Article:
Apache Cassandra 1.0 Documentation

SELECT

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Retrieves data from a Cassandra column family.

Synopsis

SELECT [FIRST <n>] [REVERSED] <select expression>
FROM <column family>
[USING <consistency>]
[WHERE (<clause>)] [LIMIT <n>]

<select expression> syntax is:

{ <start_of_range> .. <end_of_range> | * }
| COUNT(* | 1)

<clause> syntax is:

KEY | <key_alias> { = | < | > | <= | >= } <key_value>
KEY | <key_alias> IN (<key_value> [,...])

Description

A SELECT expression reads one or more records from a Cassandra column family and returns a result-set of rows. Each row consists of a row key and a collection of columns corresponding to the query.

Unlike the projection in a SQL SELECT, there is no guarantee that the results will contain all of the columns specified because Cassandra is schema-optional. An error does not occur if you request non-existent columns.

Examples

Specifying Columns

The SELECT expression determines which columns, if any, appear in the result:

SELECT * from People;

Select two columns, Name and Occupation, from three rows having keys 199, 200, or 207:

SELECT Name, Occupation FROM People WHERE key IN (199, 200, 207);

A simple form is a comma-separated list of column names. The list can consist of a range of column names.

Specifying a Range of Columns

To specify a range of columns, specify the start and end column names separated by two periods (..). The set of columns returned for a range is start and end inclusive. Use the asterisk (*) to specify a range representing all columns.

Select a range of columns from all rows, but limit the number of columns to 3 per row starting with the end of the range:

SELECT FIRST 3 REVERSED 'time199'..'time100' FROM Events;

When requesting a range of columns, it may be useful to limit the number of columns that can be returned from each row using the FIRST clause. This sets an upper limit on the number of columns returned per row. The default is 10,000.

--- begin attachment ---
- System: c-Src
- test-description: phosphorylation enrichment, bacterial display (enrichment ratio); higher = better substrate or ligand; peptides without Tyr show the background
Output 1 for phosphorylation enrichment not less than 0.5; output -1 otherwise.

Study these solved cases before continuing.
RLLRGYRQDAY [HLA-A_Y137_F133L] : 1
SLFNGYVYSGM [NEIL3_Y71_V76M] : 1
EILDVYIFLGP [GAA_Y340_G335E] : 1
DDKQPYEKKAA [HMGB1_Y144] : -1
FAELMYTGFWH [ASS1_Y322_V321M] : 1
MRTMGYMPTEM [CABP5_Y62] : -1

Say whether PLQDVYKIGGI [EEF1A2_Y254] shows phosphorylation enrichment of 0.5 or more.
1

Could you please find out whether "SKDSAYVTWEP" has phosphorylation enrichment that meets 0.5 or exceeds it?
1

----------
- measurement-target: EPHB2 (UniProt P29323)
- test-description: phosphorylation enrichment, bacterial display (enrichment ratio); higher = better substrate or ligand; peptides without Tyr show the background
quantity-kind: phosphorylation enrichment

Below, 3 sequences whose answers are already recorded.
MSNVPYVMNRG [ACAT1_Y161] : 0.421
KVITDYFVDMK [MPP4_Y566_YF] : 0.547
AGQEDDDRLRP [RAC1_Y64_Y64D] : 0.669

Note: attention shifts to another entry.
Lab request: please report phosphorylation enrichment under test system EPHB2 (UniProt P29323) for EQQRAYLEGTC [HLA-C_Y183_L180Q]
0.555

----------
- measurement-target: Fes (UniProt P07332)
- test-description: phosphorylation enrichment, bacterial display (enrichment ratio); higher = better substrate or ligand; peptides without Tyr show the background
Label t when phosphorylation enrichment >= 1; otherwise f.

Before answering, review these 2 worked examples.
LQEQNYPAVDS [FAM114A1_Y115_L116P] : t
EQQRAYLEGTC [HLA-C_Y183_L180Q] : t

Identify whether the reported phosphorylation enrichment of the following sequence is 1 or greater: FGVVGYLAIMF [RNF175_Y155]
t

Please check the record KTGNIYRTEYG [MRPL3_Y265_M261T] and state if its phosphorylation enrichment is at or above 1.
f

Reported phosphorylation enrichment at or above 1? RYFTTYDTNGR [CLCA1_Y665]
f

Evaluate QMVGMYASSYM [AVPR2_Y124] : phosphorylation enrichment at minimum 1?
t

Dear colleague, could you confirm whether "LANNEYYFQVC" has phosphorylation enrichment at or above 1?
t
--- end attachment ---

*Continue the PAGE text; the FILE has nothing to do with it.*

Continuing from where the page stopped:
The REVERSED keyword sorts columns in reverse order. Using a FIRST clause, the query returns the columns at the end instead of at the beginning of the range.

Counting Returned Rows

A SELECT expression using COUNT(*) returns the number of rows that matched the query. Alternatively, you can use COUNT(1) to get the same result.

Count the number of rows in the users column family:

SELECT COUNT(*) FROM users;

If you do not specify a limit, a maximum of 10,000 rows are returned by default. Using the LIMIT option, you can specify that the query return a greater or fewer number of rows.

SELECT COUNT(*) FROM big_columnfamily;

 count
-------
 10000

SELECT COUNT(*) FROM big_columnfamily LIMIT 50000;

 count
-------
 50000

SELECT COUNT(*) FROM big_columnfamily LIMIT 200000;

 count
--------
 105291

Specifying the Column Family, FROM, Clause

The FROM clause specifies the column family to query. Optionally, specify a keyspace for the column family followed by a period, (.), then the column family name. If a keyspace is not specified, the current keyspace will be used.

Count the number of rows in the Migrations column family in the system keyspace:

SELECT COUNT(*) FROM system.Migrations;

Specifying a Consistency Level

You can optionally specify a consistency level, such as QUORUM:

SELECT * from People USING CONSISTENCY QUORUM;

See tunable consistency for more information about the consistency levels.

Filtering Data Using the WHERE Clause

The WHERE clause filters the rows that appear in the results. You can filter on a key name, a range of keys, or on column values if columns have a secondary index. Row keys are specified using the KEY keyword or key alias defined on the column family, followed by a relational operator, and then a value.

Relational operators are: =, >, >=, <, or <=.

To filter a indexed column, the term on the left of the operator must be the name of the column, and the term on the right must be the value to filter on.

Note: The greater-than and less-than operators (> and <) result in key ranges that are inclusive of the terms. There is no supported notion of strictly greater-than or less-than; these operators are merely supported as aliases to >= and <=.

Specifying Rows Returned Using LIMIT

By default, a query returns 10,000 rows maximum. Using the LIMIT clause, you can change the default limit of 10,000 rows to a lesser or greater number of rows. The default is 10,000 rows.

SELECT * from Artists WHERE favoriteArtist = 'Adele' LIMIT 90000;